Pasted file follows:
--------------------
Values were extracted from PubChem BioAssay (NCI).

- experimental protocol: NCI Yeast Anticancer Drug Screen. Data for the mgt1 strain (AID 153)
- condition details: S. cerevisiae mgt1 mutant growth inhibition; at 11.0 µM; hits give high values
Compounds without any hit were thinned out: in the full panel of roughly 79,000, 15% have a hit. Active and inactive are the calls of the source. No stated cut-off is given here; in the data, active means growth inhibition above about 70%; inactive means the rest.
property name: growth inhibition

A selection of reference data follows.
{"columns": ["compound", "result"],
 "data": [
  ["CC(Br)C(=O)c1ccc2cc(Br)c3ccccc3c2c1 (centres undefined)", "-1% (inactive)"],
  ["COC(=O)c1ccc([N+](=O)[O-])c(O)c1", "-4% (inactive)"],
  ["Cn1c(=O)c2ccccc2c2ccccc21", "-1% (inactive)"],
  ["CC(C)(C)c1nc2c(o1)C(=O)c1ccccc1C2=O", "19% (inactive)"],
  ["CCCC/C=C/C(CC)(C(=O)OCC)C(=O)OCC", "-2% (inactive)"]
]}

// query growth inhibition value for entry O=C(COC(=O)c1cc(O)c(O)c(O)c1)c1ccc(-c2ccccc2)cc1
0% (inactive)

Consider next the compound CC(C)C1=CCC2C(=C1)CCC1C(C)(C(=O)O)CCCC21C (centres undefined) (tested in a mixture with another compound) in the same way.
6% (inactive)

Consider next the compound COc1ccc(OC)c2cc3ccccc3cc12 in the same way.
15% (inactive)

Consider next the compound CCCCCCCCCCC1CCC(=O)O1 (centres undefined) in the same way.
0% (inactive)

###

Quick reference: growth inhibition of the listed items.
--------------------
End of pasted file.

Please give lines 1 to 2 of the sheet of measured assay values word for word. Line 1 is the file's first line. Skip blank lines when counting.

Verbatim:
Values were extracted from PubChem BioAssay (NCI).

- experimental protocol: NCI Yeast Anticancer Drug Screen. Data for the mgt1 strain (AID 153)